Oregon, WI — There was a moment captured during practice of Friday’s Bytec “Dairyland 100” that perfectly encapsulated the character of Kody Swanson and his will to do what it takes to win.
With his helmet still strapped on, the four-time USAC Silver Crown Champ Car Series titlist quickly exited his parked car in the infield and immediately brought out the tape measure to the stagger on his right rear.
A small gesture in the grand scheme of things? Perhaps to some, but not in the mind of Kody Swanson who is focused on going the extra meticulous mile to discover the finer details of what it takes to earn all the accolades he has throughout his Silver Crown career.
Swanson led the first 12 laps from the pole position, and then fell back to third where he’d run for the first half of the 100-lapper as David Byrne, then Kyle Hamilton took turns at the front. Swanson wasn’t sure a win on this day was in the cards. However, the Kingsburg, Calif. native kept grinding and working until he put himself in a position to pounce.
“Earlier, I didn’t know if I’d have anything for Kyle and David,” Swanson admitted. “Not only were they faster than me, they were able to do it with ease. That’s a disheartening feeling, but I love that they’re 100 laps. The track changes and your car changes. I just stayed with it and kept moving around. I like what dirt teaches you, that you need to move around and follow the racetrack so that you’re prepared for a position like that when you’re in traffic.”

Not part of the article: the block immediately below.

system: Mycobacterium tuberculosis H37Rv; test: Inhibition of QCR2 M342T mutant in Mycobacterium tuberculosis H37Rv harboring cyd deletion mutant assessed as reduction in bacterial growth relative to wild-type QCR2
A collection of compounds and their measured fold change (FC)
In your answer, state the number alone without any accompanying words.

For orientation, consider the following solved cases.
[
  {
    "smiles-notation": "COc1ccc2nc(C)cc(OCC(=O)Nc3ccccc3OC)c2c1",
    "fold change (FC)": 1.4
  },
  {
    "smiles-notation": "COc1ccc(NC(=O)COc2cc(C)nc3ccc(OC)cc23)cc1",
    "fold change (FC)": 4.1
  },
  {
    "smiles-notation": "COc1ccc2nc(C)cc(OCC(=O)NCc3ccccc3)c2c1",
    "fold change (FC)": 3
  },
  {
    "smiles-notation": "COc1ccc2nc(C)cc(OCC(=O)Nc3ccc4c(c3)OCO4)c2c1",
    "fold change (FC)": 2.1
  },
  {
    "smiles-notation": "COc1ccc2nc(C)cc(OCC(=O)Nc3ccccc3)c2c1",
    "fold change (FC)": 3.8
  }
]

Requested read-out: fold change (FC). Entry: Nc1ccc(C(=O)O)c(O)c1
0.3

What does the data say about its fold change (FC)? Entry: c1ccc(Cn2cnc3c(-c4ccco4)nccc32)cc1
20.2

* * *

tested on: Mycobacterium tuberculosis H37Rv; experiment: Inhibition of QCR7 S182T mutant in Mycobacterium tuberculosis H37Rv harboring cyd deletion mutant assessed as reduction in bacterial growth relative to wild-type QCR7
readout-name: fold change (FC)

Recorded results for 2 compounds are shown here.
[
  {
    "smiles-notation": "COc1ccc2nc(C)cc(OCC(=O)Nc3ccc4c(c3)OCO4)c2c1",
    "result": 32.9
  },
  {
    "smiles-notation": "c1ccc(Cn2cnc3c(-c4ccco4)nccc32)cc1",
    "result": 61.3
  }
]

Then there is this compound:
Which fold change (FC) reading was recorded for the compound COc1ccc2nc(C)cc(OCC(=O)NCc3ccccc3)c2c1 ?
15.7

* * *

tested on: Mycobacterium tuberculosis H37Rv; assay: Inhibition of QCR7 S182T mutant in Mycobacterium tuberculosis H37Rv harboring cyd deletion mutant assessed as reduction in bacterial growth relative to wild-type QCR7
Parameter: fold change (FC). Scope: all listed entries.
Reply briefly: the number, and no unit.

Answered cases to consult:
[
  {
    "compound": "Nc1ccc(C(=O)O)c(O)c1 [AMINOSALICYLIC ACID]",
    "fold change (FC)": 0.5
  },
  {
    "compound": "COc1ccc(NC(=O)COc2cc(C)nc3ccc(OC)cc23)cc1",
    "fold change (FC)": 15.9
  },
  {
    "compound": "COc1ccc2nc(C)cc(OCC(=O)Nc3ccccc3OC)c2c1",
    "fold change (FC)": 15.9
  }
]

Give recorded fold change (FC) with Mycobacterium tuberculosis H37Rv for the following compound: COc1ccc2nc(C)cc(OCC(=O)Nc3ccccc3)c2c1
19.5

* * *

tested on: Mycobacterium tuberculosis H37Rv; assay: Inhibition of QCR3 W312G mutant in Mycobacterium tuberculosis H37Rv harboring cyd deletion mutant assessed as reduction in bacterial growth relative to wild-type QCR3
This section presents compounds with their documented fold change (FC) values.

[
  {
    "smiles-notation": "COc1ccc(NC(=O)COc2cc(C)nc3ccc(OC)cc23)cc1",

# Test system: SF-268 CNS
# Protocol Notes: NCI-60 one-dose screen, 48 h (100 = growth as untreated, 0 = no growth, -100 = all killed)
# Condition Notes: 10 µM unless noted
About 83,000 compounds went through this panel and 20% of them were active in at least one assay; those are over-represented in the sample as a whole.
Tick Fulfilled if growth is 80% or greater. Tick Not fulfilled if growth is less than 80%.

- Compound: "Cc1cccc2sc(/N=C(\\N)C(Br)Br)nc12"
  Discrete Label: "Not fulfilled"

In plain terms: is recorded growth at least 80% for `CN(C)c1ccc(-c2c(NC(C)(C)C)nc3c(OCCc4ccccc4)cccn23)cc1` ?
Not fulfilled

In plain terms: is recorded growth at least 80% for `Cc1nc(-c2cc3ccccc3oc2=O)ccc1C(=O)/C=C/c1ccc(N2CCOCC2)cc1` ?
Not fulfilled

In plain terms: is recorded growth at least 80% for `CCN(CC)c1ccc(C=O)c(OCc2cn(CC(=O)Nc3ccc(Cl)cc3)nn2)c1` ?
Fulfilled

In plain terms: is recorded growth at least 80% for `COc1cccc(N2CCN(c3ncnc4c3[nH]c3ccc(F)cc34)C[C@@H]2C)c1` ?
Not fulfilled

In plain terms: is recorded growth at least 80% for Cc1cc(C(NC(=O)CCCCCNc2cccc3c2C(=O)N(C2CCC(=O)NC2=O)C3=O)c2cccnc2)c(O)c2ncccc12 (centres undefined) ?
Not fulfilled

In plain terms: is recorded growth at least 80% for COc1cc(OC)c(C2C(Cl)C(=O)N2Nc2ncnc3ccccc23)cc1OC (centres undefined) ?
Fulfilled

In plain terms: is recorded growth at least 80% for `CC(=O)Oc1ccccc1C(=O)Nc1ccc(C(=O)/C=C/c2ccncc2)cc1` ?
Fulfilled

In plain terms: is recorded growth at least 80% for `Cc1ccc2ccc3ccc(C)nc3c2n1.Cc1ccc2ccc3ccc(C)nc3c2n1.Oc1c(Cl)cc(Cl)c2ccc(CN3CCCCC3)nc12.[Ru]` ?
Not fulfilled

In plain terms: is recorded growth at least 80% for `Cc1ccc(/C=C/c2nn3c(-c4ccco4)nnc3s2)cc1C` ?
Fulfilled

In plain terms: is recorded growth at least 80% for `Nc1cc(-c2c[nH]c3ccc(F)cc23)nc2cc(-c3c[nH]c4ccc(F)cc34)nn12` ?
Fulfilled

At midway, though, the complexion of the race was altered on a variety of levels. On the 51st lap, fourth-running Justin Grant’s car went up in smoke, dumping liquid and turning the surface in turn three into a skating ring, sending sixth-place Derek Bischak and eighth-place Travis Welpott sliding uncontrollably at the entrance of turn three. Welpott took the brunt of the impact, slamming the left side of his ride into the concrete, mangling his chassis. He walked away from the incident.